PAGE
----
When I set out to write a piece about my parents in commemoration of their wedding anniversary, I approached it thinking that it would invariably be dark and sentimental. After all, they were Holocaust survivors, and they both experienced things that no human being should ever have to see or remember. Let’s face it, they carried a lot of baggage with them when they got off the boat in Boston in 1948...and I’m not referring to the valises they were lugging.
They were married on Columbus Day (although in Germany, they didn’t know it was Columbus Day), October 12, 1947. Theirs were stories of miracles--it was a miracle that they survived, but I felt that the true miracle was that they stayed married to one another for over 50 years. They fought like cats and dogs all throughout my childhood, and on into my adulthood, but I don’t think either one of them would have been happy with anyone else.
They were from different countries, different walks of life, and sometimes I thought, different planets. My mom was short, fair, and platinum blond. Dad was tall, dark, and muscular. Not exactly two peas in a pod--but my mom would always blame their getting together on the war...”It did strange things to people.”
There are many stories from my childhood that are not happy: screams of terrors past in the middle of the night, tears, rants, harsh words. But, when I went out to dinner with my sister and brother-in-law last week, and the topic turned to Mom and Dad...all the stories we recounted made us laugh! So, I wonder, is it OK to talk about Holocaust survivors and not mention the sad stuff? Because in my parents’ cases, in between the horror and the sad old-age “stuff” was lots of good stuff. There was us--my sister and myself--and our lives. Some semblance of normalcy had to be established because of us, and try as mightily to fight it as they did, my parents had to give in.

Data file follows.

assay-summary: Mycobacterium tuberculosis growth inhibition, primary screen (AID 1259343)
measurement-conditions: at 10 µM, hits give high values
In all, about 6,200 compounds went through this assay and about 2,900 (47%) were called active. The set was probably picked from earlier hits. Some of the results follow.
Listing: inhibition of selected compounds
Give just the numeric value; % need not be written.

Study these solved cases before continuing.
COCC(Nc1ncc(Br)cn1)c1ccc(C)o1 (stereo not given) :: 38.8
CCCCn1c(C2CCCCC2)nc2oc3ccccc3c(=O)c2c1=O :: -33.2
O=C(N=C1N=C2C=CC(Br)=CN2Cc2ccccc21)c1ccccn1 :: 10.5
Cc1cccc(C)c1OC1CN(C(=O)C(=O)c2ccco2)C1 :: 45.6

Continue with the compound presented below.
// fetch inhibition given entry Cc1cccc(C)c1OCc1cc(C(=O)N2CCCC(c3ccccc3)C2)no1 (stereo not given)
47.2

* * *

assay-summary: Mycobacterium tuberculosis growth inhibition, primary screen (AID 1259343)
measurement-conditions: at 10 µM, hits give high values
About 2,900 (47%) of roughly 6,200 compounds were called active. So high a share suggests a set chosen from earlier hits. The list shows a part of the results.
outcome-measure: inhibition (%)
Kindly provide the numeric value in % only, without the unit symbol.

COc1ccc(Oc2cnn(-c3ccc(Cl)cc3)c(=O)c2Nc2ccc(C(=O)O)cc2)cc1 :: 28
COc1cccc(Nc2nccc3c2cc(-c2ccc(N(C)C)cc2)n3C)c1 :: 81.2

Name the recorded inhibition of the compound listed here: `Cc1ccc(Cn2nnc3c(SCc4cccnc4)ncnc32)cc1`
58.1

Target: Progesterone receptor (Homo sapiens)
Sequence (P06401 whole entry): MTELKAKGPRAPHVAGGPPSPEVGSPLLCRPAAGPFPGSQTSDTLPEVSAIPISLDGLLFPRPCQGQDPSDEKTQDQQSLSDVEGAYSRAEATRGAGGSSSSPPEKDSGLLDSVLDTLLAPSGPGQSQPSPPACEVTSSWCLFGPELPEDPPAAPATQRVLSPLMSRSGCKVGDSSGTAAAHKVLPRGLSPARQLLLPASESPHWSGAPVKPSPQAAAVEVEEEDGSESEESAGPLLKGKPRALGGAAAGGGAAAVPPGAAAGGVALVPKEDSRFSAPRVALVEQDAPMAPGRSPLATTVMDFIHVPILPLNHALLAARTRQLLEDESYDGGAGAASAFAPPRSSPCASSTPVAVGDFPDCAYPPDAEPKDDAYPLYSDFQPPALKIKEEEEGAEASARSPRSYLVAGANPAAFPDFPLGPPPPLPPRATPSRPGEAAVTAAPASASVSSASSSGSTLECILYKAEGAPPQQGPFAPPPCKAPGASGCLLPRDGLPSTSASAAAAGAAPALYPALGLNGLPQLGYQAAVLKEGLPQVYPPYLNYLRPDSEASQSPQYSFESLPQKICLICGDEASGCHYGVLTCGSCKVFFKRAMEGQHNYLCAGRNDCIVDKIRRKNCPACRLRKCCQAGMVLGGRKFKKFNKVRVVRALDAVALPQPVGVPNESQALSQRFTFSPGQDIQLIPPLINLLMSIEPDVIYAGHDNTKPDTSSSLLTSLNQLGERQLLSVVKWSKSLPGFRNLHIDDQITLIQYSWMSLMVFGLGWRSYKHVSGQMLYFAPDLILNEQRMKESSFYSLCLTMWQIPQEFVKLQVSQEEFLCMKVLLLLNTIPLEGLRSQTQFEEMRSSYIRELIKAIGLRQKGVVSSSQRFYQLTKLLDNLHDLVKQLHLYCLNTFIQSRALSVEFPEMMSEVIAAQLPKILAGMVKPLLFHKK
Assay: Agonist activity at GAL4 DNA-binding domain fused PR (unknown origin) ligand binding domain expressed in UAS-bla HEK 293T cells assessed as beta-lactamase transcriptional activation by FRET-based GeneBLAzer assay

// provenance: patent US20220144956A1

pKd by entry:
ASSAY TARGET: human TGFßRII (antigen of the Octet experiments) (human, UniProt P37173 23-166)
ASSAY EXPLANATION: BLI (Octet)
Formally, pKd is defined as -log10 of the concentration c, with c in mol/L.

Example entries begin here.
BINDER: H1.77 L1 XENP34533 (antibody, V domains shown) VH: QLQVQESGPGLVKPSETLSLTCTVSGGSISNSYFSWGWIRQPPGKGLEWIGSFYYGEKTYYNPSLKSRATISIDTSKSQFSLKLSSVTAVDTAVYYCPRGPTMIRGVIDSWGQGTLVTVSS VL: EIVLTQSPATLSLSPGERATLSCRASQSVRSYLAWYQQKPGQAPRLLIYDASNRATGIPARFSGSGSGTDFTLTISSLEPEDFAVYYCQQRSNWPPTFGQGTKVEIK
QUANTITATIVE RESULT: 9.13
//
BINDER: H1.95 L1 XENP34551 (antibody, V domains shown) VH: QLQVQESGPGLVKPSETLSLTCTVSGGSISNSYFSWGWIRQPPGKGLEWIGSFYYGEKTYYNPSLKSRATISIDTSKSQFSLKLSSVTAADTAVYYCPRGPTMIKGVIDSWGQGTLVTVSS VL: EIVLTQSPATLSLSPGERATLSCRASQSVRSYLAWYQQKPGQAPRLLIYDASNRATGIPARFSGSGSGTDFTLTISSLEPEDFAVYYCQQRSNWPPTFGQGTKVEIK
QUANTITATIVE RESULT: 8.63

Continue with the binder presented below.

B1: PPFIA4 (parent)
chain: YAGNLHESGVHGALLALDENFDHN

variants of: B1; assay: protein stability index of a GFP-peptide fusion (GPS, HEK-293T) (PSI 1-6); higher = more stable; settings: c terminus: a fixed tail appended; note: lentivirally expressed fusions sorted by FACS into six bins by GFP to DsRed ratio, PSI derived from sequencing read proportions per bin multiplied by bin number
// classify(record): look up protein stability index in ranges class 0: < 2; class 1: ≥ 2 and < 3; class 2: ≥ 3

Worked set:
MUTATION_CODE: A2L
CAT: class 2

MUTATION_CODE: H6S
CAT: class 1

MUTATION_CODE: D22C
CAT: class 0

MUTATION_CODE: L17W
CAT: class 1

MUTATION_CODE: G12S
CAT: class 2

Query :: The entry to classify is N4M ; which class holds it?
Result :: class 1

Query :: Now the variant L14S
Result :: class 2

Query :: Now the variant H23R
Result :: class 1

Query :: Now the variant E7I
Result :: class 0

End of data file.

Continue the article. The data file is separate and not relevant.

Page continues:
She liked to primp--he didn’t. He liked to dance--she didn’t. But he always wore the clothes she bought for him, and he always dragged her out to the dance floor. It is rather amazing that after the horrors they had been through, they could still dress up and go out on the town...and have fun. There’s a particular pink pouffy dress that I remember my mom wore to lots of Bar Mitzvahs. It was not light pink, no...Mom liked to make a statement when she entered a room...it was hot pink...definitely hot pink. Strapless, and did I say “pouffy?” With her platinum blond hair done up, and her pink dress, she looked like a beautiful Barbie doll. Dad was not exactly Ken, more like Dean Martin. I have an actual photo of them taken one such night, but it’s somewhere with thousands of other photos of mine that are in a storage facility. No matter, I have that picture indelibly fixed in my mind. I don’t need a photo to prove it was true.
And speaking of truth, Mom liked to stretch it...a lot. She never looked at it as though it were telling a lie--just decorating the truth. She was a huge decorator. We never asked her why her own life seemed so less than perfect that she had to “decorate” it, but it was understood that she did. She wasn’t as cunning and creative as was the character in Catch Me If You Can, but it is a shame she never picked up poker. Her bluffing skills were unmatchable. “You know,” she chastised a nurse in the hospital once, “I was a surgical nurse, and if I had ever treated a patient like your handling me, I would have been fired!” A surgical nurse, a medical student, a singer. She was quite accomplished. In fact, we like to joke that my son’s musical ability comes from his grandma...since at one time she was a “musical prodigy.”
Her stories were a big bone of contention between she and my dad. He understood she wasn’t happy with her lot in life, and he knew he was a big reason why. So, they argued about it...more times than I like to remember. And the more stories she would make up, the smaller she would make him feel. But my dad was no shrinking violet, and very often my sister and I were caught in between these two battering (figuratively) rams.